Go to Admin » Appearance » Widgets » and move Gabfire Widget: Social into that MastheadOverlay zone
Introduced last year, the original Moto Z Play was released alongside the flagship Moto Z Force last year and served as a half-step back from that top-of-the-line phone. This second-generation phone, while still not as powerful as the Z Force, comes with minor improvements in many areas, providing a premium experience.
Like the original Moto Z Play, the new version features a 5.5-inch Super AMOLED 1080p screen, but, with the dimensions 76.2 mm x 56.2 mm x 5.99 mm and weighing 145 g, it is 0.2 mm smaller in width and length, 1 mm thinner and 20 g lighter than last year’s model. As one would expect, the display is bright and vivid, and video playback is smooth and the sound is clear.
It also runs on the newer, slightly faster 2.2 GHz Qualcomm Snapdragon 626 octa-core CPU, with a 605 Adreno GPU. It comes with 3 GB of RAM and 32 GB of storage – which is expandable up to 2 TB with a microSD card. The phone uses a 3,000 mAh battery, promising up to 30 hours of mixed use. (The original phone uses a 3,510 mAh one which may explain why the new phone is thinner.)
Like with most Moto phones, the interface is very clean. Running on Android 7.1.1 (Nougat), the Moto Z Play uses an almost vanilla implementation of the OS, so its not bogged down by the manufacturer’s apps – other than the long-standing Moto Actions, which allows you to do things, such as twist your wrist while holding the phone to activate the camera’s quick capture or chop twice to turn the phone into a flashlight. The phone also uses its own Moto Voice, in addition to Google’s virtual assistant.
The second-generation Moto Z Play also offers improvements with its cameras. It uses larger 1.4-micrometre pixels in its 12-MP dual autofocus main camera and 5-MP front-facing camera. There is also a professional mode with manual control to allows the more photographically inclined to take sharper pictures with a realistic colours. Video also looks quite smooth and the sound is decent – if a little airy at times.
The real appeal of the Moto Z line are the mods. Sold as accessories, you can buy a variety of mods that attach onto the back of the phone with magnets that enhance the phone’s capabilities. Back when the phones first launched last year, Moto released a battery pack, sound speaker, vehicle dock, a camera mod with a 10x optical and a projector that allowed you to display your photos and videos on a wall.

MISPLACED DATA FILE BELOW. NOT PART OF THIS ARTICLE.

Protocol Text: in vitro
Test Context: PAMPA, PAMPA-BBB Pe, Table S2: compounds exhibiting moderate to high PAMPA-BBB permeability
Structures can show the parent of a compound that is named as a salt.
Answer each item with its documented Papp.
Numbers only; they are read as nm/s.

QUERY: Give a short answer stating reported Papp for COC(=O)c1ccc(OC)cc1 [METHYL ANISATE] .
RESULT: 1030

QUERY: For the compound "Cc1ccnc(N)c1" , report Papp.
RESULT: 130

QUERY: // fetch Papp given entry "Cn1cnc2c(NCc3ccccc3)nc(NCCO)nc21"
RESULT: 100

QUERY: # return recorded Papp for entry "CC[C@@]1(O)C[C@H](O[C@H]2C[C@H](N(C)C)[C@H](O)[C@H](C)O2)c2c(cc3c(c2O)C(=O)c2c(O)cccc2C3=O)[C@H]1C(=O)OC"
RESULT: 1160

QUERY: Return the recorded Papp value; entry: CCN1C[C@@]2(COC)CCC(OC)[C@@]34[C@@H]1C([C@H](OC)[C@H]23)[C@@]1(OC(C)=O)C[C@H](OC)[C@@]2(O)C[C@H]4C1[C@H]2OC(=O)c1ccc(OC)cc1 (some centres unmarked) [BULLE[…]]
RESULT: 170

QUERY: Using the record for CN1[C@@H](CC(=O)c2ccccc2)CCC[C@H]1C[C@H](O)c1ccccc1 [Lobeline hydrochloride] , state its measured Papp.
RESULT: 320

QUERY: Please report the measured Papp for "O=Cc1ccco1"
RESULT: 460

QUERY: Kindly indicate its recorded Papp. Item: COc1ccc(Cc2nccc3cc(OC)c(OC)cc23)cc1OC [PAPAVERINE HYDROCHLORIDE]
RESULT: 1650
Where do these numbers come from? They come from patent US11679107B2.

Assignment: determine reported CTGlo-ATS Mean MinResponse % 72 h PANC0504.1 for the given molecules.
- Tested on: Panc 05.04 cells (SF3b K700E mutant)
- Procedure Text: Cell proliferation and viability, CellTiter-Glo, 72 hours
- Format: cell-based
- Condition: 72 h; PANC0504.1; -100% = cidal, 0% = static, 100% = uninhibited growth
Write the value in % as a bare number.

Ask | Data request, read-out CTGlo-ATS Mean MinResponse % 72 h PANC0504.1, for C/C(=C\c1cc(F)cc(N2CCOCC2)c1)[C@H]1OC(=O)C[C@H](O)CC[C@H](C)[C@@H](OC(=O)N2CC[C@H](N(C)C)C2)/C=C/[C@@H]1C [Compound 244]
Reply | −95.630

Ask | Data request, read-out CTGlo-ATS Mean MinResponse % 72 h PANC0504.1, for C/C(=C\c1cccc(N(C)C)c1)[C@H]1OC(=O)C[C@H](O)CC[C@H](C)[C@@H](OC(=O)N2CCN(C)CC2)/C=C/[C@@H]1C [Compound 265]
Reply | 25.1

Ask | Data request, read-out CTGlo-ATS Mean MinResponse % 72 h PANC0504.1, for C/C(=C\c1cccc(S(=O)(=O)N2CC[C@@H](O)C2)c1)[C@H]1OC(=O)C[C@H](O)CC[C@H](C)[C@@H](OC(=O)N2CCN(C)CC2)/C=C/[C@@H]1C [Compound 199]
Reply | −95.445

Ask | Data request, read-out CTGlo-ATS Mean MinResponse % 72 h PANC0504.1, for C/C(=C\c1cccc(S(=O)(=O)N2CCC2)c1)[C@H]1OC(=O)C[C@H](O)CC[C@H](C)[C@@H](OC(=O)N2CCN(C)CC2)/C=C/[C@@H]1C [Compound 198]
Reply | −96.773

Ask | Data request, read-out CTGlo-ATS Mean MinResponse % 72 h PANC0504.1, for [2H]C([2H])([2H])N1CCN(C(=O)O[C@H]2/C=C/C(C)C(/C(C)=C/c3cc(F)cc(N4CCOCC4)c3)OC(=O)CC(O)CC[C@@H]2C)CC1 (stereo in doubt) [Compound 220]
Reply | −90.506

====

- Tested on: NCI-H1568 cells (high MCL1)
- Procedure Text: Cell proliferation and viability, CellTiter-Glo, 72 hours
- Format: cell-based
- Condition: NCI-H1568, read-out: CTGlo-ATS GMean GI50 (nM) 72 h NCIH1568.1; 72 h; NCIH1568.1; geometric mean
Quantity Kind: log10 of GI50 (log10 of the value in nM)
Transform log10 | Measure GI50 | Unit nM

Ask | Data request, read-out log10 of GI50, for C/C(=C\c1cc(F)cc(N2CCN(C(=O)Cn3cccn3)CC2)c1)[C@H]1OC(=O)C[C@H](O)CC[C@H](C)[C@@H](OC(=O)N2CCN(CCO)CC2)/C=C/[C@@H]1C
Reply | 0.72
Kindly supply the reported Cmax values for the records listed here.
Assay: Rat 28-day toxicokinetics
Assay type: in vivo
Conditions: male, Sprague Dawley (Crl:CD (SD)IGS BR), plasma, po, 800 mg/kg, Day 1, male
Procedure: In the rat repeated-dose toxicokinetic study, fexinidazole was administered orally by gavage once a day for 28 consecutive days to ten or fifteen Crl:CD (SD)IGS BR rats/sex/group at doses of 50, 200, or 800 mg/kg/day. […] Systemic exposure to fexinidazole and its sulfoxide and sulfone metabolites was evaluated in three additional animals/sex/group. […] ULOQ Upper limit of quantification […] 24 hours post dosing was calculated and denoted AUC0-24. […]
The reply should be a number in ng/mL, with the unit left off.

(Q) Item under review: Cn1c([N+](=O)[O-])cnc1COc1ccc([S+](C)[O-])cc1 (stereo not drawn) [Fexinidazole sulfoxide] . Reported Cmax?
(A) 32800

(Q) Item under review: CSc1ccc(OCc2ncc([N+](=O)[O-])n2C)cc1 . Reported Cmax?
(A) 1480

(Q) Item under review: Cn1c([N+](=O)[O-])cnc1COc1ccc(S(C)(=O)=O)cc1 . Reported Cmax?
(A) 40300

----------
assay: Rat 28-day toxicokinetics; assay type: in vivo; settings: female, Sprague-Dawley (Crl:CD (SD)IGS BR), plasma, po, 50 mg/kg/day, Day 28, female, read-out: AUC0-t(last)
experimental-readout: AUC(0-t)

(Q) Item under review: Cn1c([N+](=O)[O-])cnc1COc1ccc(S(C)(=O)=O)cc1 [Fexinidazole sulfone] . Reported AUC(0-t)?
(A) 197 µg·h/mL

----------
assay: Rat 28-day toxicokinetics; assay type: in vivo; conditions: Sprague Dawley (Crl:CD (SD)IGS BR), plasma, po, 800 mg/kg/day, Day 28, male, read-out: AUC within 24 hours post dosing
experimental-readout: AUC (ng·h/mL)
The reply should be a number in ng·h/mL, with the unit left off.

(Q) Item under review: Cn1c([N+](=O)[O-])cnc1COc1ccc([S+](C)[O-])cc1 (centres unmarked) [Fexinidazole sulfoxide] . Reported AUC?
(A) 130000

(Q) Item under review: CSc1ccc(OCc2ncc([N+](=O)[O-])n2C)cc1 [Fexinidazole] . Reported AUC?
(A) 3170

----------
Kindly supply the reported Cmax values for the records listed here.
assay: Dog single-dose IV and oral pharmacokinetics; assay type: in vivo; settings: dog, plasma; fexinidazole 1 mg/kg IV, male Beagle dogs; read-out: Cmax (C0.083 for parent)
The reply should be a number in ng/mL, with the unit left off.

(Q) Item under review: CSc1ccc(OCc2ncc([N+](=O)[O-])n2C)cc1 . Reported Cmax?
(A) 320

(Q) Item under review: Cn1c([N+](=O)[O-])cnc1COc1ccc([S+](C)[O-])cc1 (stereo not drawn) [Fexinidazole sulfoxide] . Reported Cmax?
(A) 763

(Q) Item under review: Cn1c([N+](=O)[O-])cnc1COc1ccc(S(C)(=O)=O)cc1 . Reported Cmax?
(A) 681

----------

Along with the release of the 2017 Moto Z Play, the Lenovo-owned company announced the JBL SoundBoost 2, a Moto GamePad mod and a Moto Turbopower Pack – a 3,490 mAh battery that offers an extra day of battery life. (A 360-degree camera mod is also now listed on Motorola’s website but I did not get a chance to see that one.)
The 152 mm x 73 mm x 14.5 mm JBL SoundBoost 2 is 1.5 mm thicker than its predecessor but, at 135 g, it weighs 10 g less. It has two 3 W speakers and comes with a kickstand, so you can prop the phone up on your desk to listen to music or watch movies. The sound is on par with most small external stereo speakers. It comes with its own 1,000 mAh battery which offers roughly 10 hours of use before it would draw power from the phone to work.
The Moto GamePad mod basically turns the phone into a hand-held game console. I tested a demo model and, while a little bulky (226 mm x 75.9 mm x 24.4 mm), it worked quite well. It has two toggles and the layout is similar to that of a PlayStation controller – although it has the A,B,X,Y buttons instead of the shapes. In the demo, I played a driving game but I imagine the functionality would differ from game to game.
Both the mods and phones are backwards compatible so any of the mods work with any of the Moto Z phones. But you can only use one mod at a time and, of course, you have to buy them. None of these new mods are available yet in Canada, but you can buy the JBL SoundBoost 2 through the U.S. Motorola site for US$ 79.99 and the Moto 360 Camera for US$ 299.99. (The U.S. store also a few other mods not available here.)
As for the phone itself, you can buy the second-generation Moto Z Play through Freedom Mobile and Bell. Freedom Mobile offers the better price for the phone without a contract at $ 700, while you can get it free at either a two-year plan on Bell or Freedom’s $ 35/month MyTab Boost.
Moto E4. (Supplied)
On the other hand, if you just want a decent Android phone to update Facebook, watch YouTube and take pictures of your friends after they passed out in the bar, you might prefer to just pick up the Moto E4.
The Moto E4 has 2 GB of RAM and runs on a quad-core Qualcomm Snapdragon 425 (MSM8917) processor with a clockspeed of 1.4 Ghz, which is nothing special nowadays but will get the job done.
The 144.7 mm x 72.3 mm x 9.3 mm phone features a 5-inch 720p screen and weighs 150 g. So not full HD but the image quality is fine.
Overall, the phone works slightly better than you’d expect a budget phone to work. The big drawback is storage. The Moto E4 only has 16 GB and has no slot for a memory card so you can’t expand it.
But still, at $ 200, it’s a steal.